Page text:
The evolution of the ETF industry continues to spawn innovative products that open up the doors to asset classes and strategies that were not too long ago simply out-of-reach for the average investor. Innovation in the form of granularity recently struck the technology ETF space with the launch of the PureFunds ISE Cyber Security ETF (HACK).
We recently had a chance to talk with ETF industry expert Christian Magoon, who is also a consultant to ISE ETF Ventures, which is dedicated to supporting innovative indexes that offer exposure to growing industries; he shared his insights about the cyber security industry as a whole in addition to taking a deeper dive under the hood of the recently launched HACK fund.
ETF Database (ETFdb): What was the inspiration behind creating an exchange-traded fund linked to the ISE Cyber Security Index?
Christian Magoon (CM): The inspiration behind the PureFunds ISE Cyber Security ETF (HACK) was twofold: the capital appreciation potential of the cyber security industry and the lack of an investment vehicle to efficiently access these companies.
First, the capital appreciation potential of cyber security companies is primarily driven by the growth rate of cybercrime and the corresponding need to protect against it. The relationship between industry growth and the need for protection offers an intriguing investment proposition. Second, until HACK’s launch, investors lacked an efficient way to access a basket of professionally selected cyber security companies that traded throughout the day. HACK provides an efficient point of access for investors interested in cyber security companies.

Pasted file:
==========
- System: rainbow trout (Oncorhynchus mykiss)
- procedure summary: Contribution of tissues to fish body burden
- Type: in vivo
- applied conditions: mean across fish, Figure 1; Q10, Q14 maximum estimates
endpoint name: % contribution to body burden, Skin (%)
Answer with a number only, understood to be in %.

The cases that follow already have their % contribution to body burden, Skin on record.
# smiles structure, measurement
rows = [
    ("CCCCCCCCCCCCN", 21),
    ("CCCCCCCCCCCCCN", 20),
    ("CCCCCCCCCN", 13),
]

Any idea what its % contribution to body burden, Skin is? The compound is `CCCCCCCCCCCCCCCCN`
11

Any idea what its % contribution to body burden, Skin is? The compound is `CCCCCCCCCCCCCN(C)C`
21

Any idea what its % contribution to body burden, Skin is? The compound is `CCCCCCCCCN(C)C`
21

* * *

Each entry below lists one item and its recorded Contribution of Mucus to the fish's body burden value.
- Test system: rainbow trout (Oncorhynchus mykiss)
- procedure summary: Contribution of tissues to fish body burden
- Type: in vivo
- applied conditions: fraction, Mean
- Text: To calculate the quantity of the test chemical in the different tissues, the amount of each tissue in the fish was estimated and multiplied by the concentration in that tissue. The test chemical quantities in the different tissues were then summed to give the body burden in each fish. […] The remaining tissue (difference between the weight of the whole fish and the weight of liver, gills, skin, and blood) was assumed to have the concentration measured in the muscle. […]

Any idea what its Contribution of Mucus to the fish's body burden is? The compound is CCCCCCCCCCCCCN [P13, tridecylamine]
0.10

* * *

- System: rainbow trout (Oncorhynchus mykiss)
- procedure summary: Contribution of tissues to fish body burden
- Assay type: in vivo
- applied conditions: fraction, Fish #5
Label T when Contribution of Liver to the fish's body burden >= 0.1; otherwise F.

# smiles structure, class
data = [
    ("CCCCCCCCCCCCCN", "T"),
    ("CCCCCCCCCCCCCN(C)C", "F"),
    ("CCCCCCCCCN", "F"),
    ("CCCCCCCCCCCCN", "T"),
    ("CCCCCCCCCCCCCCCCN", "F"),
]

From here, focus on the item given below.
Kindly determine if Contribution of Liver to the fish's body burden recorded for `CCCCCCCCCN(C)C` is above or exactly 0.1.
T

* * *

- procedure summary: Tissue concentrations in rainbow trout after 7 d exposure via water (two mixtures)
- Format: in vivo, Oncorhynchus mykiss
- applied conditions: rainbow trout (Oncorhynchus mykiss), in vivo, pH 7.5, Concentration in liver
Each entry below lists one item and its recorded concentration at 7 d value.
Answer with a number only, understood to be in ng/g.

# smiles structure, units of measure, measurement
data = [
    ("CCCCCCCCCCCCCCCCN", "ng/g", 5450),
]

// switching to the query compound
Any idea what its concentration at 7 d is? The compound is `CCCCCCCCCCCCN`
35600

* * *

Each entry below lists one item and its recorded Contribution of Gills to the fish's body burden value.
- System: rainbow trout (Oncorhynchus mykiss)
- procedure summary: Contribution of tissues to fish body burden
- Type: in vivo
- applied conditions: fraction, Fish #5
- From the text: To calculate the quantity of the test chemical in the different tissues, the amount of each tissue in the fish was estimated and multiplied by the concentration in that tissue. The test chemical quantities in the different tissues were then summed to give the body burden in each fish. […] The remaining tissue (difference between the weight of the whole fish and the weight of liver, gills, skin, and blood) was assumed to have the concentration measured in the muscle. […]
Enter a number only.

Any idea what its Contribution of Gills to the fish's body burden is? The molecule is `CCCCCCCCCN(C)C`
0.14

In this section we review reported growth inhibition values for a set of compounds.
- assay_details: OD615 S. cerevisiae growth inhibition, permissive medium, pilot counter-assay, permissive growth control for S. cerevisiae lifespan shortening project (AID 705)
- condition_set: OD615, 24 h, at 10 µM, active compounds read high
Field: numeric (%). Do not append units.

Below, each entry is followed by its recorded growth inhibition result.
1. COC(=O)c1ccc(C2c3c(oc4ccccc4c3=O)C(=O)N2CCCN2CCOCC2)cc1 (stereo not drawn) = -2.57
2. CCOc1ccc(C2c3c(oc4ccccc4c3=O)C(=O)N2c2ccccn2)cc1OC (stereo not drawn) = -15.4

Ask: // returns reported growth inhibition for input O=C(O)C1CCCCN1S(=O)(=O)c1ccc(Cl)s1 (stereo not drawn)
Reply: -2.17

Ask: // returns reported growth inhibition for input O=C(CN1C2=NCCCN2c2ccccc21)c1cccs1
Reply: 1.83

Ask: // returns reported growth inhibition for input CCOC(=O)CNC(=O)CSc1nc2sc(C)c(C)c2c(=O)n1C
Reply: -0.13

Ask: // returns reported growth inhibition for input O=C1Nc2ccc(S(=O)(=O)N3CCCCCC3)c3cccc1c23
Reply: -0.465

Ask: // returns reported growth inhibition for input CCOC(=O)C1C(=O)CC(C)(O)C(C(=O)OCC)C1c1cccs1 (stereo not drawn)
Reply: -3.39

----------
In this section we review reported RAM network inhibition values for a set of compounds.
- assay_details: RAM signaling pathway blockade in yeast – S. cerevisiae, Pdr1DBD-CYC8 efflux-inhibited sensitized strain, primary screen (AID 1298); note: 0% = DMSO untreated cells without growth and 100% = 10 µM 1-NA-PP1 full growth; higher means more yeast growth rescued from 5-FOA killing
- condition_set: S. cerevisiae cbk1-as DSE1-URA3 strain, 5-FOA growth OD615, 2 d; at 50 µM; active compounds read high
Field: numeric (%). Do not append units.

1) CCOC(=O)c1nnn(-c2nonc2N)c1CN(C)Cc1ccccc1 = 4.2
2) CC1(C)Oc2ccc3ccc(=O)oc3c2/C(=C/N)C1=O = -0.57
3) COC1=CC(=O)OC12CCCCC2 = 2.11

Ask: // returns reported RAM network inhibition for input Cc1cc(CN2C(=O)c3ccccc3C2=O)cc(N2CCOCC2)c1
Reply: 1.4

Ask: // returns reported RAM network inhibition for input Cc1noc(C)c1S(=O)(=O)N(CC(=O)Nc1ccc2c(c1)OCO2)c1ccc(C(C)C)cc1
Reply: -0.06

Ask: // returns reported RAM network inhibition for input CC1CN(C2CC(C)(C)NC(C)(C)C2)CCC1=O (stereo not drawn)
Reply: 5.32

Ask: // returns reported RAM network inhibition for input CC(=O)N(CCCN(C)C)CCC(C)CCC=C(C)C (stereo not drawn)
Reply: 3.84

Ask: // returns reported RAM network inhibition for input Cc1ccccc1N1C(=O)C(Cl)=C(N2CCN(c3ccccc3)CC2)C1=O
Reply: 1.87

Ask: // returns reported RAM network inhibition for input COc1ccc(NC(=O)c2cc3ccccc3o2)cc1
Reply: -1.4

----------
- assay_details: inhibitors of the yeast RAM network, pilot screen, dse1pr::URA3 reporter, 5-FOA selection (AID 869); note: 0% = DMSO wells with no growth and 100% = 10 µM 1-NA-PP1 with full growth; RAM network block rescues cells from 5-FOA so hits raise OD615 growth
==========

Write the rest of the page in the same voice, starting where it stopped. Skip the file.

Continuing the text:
ETFdb: What is the objective of the fund? Please walk us through the portfolio construction process.
CM: The fund seeks to provide investors with convenient exposure to a professionally selected basket of companies focused on cyber security solutions. In an effort to accomplish this, HACK seeks investment results that correspond generally to the price and yield, before fund fees and expenses, of the ISE Cyber Security Index. The ISE Cyber Security Index utilizes a rules-based investment methodology to select a diverse group of companies actively engaged in the cyber security industry.